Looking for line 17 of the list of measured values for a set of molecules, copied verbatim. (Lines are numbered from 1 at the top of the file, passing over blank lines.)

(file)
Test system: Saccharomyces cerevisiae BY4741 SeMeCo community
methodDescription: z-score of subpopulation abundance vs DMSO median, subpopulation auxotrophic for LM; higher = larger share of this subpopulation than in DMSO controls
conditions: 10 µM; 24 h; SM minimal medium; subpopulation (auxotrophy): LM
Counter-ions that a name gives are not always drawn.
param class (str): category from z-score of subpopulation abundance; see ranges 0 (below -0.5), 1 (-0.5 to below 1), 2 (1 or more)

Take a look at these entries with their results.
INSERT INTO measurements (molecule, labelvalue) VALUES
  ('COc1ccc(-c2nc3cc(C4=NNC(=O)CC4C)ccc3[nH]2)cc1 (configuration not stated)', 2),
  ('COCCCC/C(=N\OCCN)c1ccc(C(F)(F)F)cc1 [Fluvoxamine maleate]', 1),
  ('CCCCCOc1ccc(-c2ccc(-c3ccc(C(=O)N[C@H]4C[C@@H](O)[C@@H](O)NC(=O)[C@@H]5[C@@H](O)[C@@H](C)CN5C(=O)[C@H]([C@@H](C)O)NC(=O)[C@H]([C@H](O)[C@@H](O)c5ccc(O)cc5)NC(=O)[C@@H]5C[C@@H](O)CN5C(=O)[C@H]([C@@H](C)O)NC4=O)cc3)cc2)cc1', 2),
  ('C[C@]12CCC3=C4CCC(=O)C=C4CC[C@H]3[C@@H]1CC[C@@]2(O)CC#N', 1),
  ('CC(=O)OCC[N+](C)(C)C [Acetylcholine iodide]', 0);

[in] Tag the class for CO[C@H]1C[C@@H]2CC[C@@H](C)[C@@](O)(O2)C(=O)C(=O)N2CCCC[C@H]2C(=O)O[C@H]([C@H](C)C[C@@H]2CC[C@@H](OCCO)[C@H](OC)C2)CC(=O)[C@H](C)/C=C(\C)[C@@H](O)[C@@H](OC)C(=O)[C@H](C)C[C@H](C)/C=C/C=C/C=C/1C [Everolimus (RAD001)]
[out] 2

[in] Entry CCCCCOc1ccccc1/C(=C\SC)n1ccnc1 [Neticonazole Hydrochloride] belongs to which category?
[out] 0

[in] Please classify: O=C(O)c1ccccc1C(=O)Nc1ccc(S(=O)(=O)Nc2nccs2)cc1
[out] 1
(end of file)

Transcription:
[in] Please classify: O=C(O)c1ccccc1C(=O)Nc1ccc(S(=O)(=O)Nc2nccs2)cc1